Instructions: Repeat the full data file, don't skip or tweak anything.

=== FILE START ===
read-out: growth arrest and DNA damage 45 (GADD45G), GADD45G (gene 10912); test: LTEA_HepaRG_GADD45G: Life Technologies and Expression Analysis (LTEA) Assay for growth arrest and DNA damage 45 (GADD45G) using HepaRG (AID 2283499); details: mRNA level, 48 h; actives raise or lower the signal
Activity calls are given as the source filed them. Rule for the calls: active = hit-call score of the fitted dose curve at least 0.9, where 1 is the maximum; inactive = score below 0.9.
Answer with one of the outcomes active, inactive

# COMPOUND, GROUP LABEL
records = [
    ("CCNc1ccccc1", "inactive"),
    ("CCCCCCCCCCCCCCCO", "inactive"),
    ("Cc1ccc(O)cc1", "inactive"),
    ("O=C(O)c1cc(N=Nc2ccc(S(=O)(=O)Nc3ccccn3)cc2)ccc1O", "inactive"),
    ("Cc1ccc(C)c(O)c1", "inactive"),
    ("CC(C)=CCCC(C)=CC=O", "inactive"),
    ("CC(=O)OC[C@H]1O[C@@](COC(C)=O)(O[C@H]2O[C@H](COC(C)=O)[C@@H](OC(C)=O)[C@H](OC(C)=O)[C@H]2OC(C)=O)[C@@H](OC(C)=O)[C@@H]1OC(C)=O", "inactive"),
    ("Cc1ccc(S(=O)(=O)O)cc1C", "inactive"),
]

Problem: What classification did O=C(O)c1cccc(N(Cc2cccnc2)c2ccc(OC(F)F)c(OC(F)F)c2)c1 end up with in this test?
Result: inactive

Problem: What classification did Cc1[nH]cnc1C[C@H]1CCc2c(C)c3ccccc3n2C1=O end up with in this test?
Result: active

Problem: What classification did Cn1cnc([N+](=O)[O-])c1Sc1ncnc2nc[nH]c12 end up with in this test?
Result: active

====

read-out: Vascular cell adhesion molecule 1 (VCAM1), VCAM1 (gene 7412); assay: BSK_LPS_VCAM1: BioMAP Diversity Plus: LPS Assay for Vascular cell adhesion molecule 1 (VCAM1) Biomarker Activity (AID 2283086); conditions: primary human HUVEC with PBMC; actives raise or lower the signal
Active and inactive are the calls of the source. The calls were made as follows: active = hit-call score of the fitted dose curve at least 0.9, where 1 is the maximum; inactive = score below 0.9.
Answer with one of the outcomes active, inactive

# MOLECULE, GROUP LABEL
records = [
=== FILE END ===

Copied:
read-out: growth arrest and DNA damage 45 (GADD45G), GADD45G (gene 10912); test: LTEA_HepaRG_GADD45G: Life Technologies and Expression Analysis (LTEA) Assay for growth arrest and DNA damage 45 (GADD45G) using HepaRG (AID 2283499); details: mRNA level, 48 h; actives raise or lower the signal
Activity calls are given as the source filed them. Rule for the calls: active = hit-call score of the fitted dose curve at least 0.9, where 1 is the maximum; inactive = score below 0.9.
Answer with one of the outcomes active, inactive

# COMPOUND, GROUP LABEL
records = [
    ("CCNc1ccccc1", "inactive"),
    ("CCCCCCCCCCCCCCCO", "inactive"),
    ("Cc1ccc(O)cc1", "inactive"),
    ("O=C(O)c1cc(N=Nc2ccc(S(=O)(=O)Nc3ccccn3)cc2)ccc1O", "inactive"),
    ("Cc1ccc(C)c(O)c1", "inactive"),
    ("CC(C)=CCCC(C)=CC=O", "inactive"),
    ("CC(=O)OC[C@H]1O[C@@](COC(C)=O)(O[C@H]2O[C@H](COC(C)=O)[C@@H](OC(C)=O)[C@H](OC(C)=O)[C@H]2OC(C)=O)[C@@H](OC(C)=O)[C@@H]1OC(C)=O", "inactive"),
    ("Cc1ccc(S(=O)(=O)O)cc1C", "inactive"),
]

Problem: What classification did O=C(O)c1cccc(N(Cc2cccnc2)c2ccc(OC(F)F)c(OC(F)F)c2)c1 end up with in this test?
Result: inactive

Problem: What classification did Cc1[nH]cnc1C[C@H]1CCc2c(C)c3ccccc3n2C1=O end up with in this test?
Result: active

Problem: What classification did Cn1cnc([N+](=O)[O-])c1Sc1ncnc2nc[nH]c12 end up with in this test?
Result: active

====

read-out: Vascular cell adhesion molecule 1 (VCAM1), VCAM1 (gene 7412); assay: BSK_LPS_VCAM1: BioMAP Diversity Plus: LPS Assay for Vascular cell adhesion molecule 1 (VCAM1) Biomarker Activity (AID 2283086); conditions: primary human HUVEC with PBMC; actives raise or lower the signal
Active and inactive are the calls of the source. The calls were made as follows: active = hit-call score of the fitted dose curve at least 0.9, where 1 is the maximum; inactive = score below 0.9.
Answer with one of the outcomes active, inactive

# MOLECULE, GROUP LABEL
records = [